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To: Casie

10% penalty but then taxed at the 20% rate in addition. 30% total.


34 posted on 11/20/2012 11:09:11 AM PST by taxcontrol
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To: 4everontheRight

Out of money unfortunatly. Wife looking for work without any luck.


35 posted on 11/20/2012 11:10:43 AM PST by Moleman
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To: taxcontrol
Ok I Googled it. I am right. It is 10% penalty for early withdrawal from a 401k with no hardship. Of course then you will have to pay personal income tax which will vary.

Unless things change at the last minute, Americans who make up to $48,600 will have a 15 percent rate. Between $48,600 and $125,450 a year will have a 28 percent rate, and those who make more than $398,350 will pay a rate of 39.6 percent.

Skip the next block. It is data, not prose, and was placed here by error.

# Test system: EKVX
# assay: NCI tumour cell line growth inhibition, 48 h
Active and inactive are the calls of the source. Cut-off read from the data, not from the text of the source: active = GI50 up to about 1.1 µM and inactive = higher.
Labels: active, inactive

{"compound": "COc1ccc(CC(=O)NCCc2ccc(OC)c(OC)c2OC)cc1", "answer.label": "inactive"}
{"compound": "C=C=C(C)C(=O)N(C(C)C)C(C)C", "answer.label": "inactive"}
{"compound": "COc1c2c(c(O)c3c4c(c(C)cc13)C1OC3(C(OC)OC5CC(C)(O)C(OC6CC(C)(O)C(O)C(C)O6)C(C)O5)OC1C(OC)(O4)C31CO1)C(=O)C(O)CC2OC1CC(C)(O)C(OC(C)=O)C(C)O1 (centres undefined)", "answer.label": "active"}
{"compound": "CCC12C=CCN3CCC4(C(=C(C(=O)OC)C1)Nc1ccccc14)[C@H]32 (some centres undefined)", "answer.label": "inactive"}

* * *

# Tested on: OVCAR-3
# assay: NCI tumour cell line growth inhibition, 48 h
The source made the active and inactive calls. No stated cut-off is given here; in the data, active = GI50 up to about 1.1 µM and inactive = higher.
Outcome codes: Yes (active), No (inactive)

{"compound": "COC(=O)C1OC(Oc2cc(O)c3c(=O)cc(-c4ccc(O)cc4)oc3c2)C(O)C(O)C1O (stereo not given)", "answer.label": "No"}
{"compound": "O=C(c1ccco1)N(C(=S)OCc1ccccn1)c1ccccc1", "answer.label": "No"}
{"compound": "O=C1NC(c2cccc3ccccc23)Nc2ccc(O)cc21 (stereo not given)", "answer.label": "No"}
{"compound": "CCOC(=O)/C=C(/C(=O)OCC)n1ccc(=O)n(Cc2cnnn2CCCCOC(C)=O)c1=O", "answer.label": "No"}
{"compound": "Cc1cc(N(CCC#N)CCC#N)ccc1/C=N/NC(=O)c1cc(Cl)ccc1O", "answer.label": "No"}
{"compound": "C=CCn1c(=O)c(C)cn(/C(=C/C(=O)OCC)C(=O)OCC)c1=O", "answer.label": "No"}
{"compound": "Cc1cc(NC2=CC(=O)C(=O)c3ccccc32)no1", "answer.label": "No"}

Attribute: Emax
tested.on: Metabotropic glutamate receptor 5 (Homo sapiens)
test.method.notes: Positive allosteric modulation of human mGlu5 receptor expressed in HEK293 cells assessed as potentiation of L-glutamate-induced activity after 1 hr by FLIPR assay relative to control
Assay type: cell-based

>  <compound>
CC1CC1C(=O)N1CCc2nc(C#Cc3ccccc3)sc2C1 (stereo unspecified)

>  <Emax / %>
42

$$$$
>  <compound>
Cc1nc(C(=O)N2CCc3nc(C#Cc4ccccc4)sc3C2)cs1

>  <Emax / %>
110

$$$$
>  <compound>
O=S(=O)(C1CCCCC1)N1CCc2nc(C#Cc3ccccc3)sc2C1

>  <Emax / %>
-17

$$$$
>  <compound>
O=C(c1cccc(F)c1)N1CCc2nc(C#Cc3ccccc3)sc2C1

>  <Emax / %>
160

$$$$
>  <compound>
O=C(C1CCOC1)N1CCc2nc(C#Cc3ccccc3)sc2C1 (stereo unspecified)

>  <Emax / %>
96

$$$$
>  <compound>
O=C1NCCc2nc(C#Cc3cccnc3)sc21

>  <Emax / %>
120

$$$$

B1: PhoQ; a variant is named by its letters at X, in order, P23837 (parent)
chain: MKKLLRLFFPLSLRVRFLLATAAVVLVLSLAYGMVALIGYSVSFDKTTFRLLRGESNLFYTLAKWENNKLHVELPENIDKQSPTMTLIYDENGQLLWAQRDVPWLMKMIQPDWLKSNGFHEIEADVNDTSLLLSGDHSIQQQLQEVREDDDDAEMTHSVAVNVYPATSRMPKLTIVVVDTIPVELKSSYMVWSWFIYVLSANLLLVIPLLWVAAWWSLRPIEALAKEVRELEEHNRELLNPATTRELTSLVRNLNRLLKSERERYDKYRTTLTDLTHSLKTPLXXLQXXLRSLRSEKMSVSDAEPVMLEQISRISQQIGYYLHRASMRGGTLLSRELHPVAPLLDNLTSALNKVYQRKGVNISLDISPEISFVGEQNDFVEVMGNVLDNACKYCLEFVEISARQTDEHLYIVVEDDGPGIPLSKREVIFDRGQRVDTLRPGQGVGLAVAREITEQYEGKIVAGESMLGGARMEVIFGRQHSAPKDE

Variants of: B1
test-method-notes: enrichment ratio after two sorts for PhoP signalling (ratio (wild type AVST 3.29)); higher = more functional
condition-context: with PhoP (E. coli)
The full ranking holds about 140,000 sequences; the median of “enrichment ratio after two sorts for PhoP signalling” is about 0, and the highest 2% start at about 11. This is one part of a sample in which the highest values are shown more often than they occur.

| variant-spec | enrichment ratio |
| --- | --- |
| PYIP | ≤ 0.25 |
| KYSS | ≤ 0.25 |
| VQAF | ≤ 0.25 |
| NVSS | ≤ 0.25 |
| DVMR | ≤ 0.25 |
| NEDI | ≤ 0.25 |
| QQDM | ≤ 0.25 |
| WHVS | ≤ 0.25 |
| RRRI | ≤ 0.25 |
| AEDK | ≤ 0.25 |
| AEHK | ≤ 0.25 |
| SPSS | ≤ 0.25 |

36 posted on 11/20/2012 11:12:09 AM PST by Casie (Chuck Norris 2016)
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To: X-spurt
To a large degree you are just screwed no matter which way we go. But would like to hear other ideas too.

Sometimes I think it would be a good idea to stockpile luxury items for barter. Sugar. Coffee. Cigarettes. Chocolate. Booze...

37 posted on 11/20/2012 11:17:24 AM PST by A_perfect_lady
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To: A_perfect_lady

I am stockpiling seeds. Bought some gold. Thinking of starting a 501c3 which will help some foreign government support their orphaned kids. Will take a large administrative fee from that. Start an S-Corp tha sells gray market chevy Volts. Put your money in there and take draws. Declare a loss at the end of the year. No one is buying Volts anymore?


38 posted on 11/20/2012 11:21:37 AM PST by EQAndyBuzz (George W. Bush is the Emmanuel Goldsten of the modern era.)
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To: Casie